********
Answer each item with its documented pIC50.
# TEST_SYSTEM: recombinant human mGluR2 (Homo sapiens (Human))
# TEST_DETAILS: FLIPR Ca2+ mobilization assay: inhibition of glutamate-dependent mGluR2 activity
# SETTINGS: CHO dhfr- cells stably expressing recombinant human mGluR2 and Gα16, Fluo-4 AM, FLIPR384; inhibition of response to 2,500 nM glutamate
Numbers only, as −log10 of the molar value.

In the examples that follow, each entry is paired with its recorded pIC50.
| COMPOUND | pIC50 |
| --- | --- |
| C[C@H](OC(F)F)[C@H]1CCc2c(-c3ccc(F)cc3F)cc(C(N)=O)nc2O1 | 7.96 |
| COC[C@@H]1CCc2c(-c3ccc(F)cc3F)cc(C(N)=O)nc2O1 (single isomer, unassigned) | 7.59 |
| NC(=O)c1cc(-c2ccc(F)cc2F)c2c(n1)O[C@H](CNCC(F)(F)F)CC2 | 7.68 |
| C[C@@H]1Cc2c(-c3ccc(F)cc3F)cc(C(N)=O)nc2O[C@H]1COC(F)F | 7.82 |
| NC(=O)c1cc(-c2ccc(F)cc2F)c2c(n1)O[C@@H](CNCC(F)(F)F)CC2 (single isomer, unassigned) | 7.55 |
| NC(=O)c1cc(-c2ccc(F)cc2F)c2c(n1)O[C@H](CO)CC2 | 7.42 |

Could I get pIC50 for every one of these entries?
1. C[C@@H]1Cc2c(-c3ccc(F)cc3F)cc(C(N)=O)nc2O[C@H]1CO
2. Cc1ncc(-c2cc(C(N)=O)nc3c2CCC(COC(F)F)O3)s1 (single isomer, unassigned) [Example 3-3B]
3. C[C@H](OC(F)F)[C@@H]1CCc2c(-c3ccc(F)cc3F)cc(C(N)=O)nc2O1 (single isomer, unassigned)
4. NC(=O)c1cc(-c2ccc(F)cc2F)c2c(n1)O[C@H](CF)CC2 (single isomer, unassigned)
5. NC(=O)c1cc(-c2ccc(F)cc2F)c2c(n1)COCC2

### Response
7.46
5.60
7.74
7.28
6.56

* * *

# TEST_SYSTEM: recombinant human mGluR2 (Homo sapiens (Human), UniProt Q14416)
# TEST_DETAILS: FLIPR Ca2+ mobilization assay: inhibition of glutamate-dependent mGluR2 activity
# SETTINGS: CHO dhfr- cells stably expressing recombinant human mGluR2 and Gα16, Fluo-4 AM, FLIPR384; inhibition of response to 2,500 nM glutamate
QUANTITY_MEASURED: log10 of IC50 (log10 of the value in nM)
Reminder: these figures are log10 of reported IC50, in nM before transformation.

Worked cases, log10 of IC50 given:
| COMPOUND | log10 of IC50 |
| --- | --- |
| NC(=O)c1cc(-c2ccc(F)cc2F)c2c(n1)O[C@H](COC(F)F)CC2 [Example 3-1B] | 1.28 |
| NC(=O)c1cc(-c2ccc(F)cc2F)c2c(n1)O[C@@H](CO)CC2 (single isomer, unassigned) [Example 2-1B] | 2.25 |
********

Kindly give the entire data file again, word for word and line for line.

Answer each item with its documented pIC50.
# TEST_SYSTEM: recombinant human mGluR2 (Homo sapiens (Human))
# TEST_DETAILS: FLIPR Ca2+ mobilization assay: inhibition of glutamate-dependent mGluR2 activity
# SETTINGS: CHO dhfr- cells stably expressing recombinant human mGluR2 and Gα16, Fluo-4 AM, FLIPR384; inhibition of response to 2,500 nM glutamate
Numbers only, as −log10 of the molar value.

In the examples that follow, each entry is paired with its recorded pIC50.
| COMPOUND | pIC50 |
| --- | --- |
| C[C@H](OC(F)F)[C@H]1CCc2c(-c3ccc(F)cc3F)cc(C(N)=O)nc2O1 | 7.96 |
| COC[C@@H]1CCc2c(-c3ccc(F)cc3F)cc(C(N)=O)nc2O1 (single isomer, unassigned) | 7.59 |
| NC(=O)c1cc(-c2ccc(F)cc2F)c2c(n1)O[C@H](CNCC(F)(F)F)CC2 | 7.68 |
| C[C@@H]1Cc2c(-c3ccc(F)cc3F)cc(C(N)=O)nc2O[C@H]1COC(F)F | 7.82 |
| NC(=O)c1cc(-c2ccc(F)cc2F)c2c(n1)O[C@@H](CNCC(F)(F)F)CC2 (single isomer, unassigned) | 7.55 |
| NC(=O)c1cc(-c2ccc(F)cc2F)c2c(n1)O[C@H](CO)CC2 | 7.42 |

Could I get pIC50 for every one of these entries?
1. C[C@@H]1Cc2c(-c3ccc(F)cc3F)cc(C(N)=O)nc2O[C@H]1CO
2. Cc1ncc(-c2cc(C(N)=O)nc3c2CCC(COC(F)F)O3)s1 (single isomer, unassigned) [Example 3-3B]
3. C[C@H](OC(F)F)[C@@H]1CCc2c(-c3ccc(F)cc3F)cc(C(N)=O)nc2O1 (single isomer, unassigned)
4. NC(=O)c1cc(-c2ccc(F)cc2F)c2c(n1)O[C@H](CF)CC2 (single isomer, unassigned)
5. NC(=O)c1cc(-c2ccc(F)cc2F)c2c(n1)COCC2

### Response
7.46
5.60
7.74
7.28
6.56

* * *

# TEST_SYSTEM: recombinant human mGluR2 (Homo sapiens (Human), UniProt Q14416)
# TEST_DETAILS: FLIPR Ca2+ mobilization assay: inhibition of glutamate-dependent mGluR2 activity
# SETTINGS: CHO dhfr- cells stably expressing recombinant human mGluR2 and Gα16, Fluo-4 AM, FLIPR384; inhibition of response to 2,500 nM glutamate
QUANTITY_MEASURED: log10 of IC50 (log10 of the value in nM)
Reminder: these figures are log10 of reported IC50, in nM before transformation.

Worked cases, log10 of IC50 given:
| COMPOUND | log10 of IC50 |
| --- | --- |
| NC(=O)c1cc(-c2ccc(F)cc2F)c2c(n1)O[C@H](COC(F)F)CC2 [Example 3-1B] | 1.28 |
| NC(=O)c1cc(-c2ccc(F)cc2F)c2c(n1)O[C@@H](CO)CC2 (single isomer, unassigned) [Example 2-1B] | 2.25 |